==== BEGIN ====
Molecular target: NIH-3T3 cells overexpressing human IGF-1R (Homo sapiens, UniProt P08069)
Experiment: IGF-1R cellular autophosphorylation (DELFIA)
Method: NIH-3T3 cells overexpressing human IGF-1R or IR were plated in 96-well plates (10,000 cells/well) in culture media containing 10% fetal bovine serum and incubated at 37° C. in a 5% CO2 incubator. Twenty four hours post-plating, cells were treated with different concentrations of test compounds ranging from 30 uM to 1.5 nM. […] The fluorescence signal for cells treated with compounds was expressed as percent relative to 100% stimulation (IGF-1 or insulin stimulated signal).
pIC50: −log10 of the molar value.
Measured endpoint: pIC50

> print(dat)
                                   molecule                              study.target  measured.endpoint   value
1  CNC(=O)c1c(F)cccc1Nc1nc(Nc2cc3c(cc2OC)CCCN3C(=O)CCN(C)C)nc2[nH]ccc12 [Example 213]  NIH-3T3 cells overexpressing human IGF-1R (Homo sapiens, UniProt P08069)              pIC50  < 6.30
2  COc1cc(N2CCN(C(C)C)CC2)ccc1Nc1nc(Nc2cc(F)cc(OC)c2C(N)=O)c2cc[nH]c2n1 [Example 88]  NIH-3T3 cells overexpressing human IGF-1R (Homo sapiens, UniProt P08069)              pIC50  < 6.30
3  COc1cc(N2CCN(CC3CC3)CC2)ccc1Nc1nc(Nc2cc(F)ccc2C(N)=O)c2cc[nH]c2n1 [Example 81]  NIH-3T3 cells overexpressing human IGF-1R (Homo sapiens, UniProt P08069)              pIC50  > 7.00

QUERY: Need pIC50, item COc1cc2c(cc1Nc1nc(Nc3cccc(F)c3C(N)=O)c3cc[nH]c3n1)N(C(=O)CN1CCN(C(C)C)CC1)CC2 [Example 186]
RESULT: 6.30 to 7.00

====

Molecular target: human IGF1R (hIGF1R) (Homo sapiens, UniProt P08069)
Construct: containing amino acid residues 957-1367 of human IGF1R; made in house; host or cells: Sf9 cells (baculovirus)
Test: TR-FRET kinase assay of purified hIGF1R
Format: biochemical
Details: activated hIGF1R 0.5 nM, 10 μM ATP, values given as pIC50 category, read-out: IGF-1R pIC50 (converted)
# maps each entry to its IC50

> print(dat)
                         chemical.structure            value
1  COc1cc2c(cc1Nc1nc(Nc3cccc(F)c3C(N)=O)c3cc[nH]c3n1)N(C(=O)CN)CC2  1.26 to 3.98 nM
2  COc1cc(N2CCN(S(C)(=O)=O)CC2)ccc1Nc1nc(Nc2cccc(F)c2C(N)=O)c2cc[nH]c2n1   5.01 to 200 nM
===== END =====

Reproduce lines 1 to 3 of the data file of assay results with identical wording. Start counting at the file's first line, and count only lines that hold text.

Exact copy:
Molecular target: NIH-3T3 cells overexpressing human IGF-1R (Homo sapiens, UniProt P08069)
Experiment: IGF-1R cellular autophosphorylation (DELFIA)
Method: NIH-3T3 cells overexpressing human IGF-1R or IR were plated in 96-well plates (10,000 cells/well) in culture media containing 10% fetal bovine serum and incubated at 37° C. in a 5% CO2 incubator. Twenty four hours post-plating, cells were treated with different concentrations of test compounds ranging from 30 uM to 1.5 nM. […] The fluorescence signal for cells treated with compounds was expressed as percent relative to 100% stimulation (IGF-1 or insulin stimulated signal).